Take the 2-minute tour ×
Homebrewing Stack Exchange is a question and answer site for dedicated home brewers and serious enthusiasts. It's 100% free, no registration required.

Hi folks I'm after a bit of advice as its my first time doing home brew

  1. I'm using Wilkos dark velvet stout. As it states on the tin to make 40 pints fill, to 23 litres. Now I have a 23 litre fermenting bucket, which gives me 2.5 feet space for the head. Is this enough space?

  2. In the lid I have cut a hole for my airlock, and between the rubber that squeezes in the hole for the airlock to sit in it has a couple of small gaps. Does this matter? Does it need to be airtight, or is it better to have the extra gap?

share|improve this question
    
Cheers guys for the advice I have put some strong parcel tape over the gaps and plenty of tape to keep it sealed so it should work plus it will keep anything out of the gaps –  Adrian Powell Dec 18 at 19:29

2 Answers 2

  1. The fermenter should not be full to the brim, there will be at least a couple cm of foam (kreusen) on top of the beer when the yeast get going. Without space, it will try, and succeed, to get out.
  2. There should be no gaps in the fermenter. In theory, small gap wouldn't be so bad during the primary fermentation because the kreusen and the flow of CO2 will keep oxygen out, but:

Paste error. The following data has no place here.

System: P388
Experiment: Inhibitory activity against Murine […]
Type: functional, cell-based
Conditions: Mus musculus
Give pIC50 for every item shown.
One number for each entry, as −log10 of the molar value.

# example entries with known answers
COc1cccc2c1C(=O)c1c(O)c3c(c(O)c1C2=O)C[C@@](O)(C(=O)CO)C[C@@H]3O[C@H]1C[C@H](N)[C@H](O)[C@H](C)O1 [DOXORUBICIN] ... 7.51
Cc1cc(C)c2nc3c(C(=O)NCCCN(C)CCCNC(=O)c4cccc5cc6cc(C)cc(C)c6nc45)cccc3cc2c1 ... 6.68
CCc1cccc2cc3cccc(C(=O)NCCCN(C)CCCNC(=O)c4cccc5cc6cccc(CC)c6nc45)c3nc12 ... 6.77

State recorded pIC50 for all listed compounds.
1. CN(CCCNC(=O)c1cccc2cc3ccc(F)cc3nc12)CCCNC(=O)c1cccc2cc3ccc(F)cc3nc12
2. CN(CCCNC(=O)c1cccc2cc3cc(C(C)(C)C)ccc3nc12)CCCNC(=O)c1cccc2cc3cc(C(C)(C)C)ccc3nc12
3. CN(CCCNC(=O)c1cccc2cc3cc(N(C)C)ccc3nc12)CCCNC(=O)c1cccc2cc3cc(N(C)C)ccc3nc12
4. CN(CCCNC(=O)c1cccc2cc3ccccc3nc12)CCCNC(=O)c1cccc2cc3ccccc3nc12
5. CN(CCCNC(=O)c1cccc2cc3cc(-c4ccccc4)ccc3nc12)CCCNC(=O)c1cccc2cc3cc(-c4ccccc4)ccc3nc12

• a. fruit flies love beer too (and carry beer-spoiling bacteria).
    • b. after the foam goes away oxygen from the gap will ruin your beer.
share|improve this answer
  1. The extra head space is fine. You need some space for the krausen which will build up on top of your beer. If it didn't have space to build up, it would eventually stop up your airlock and could either blow out the airlock or pop the lid off your fermenter. Here is more info on the krausen.

    A head of foamy krausen will form on top of the beer. The foam consists of yeast and wort proteins and is a light creamy color, with islands of green-brown gunk that collect and tend to adhere to the sides of the fermentor. The gunk is composed of extraneous wort protein, hop resins, and dead yeast. howtobrew.com

  2. You do not want a gap. The reason for the airlock is to keep air (oxygen) and other living organisms such as bugs and anything that could infect the beer out. Do you have something you can fill the gaps with?

share|improve this answer

Your Answer

 
discard

By posting your answer, you agree to the privacy policy and terms of service.

Not the answer you're looking for? Browse other questions tagged or ask your own question.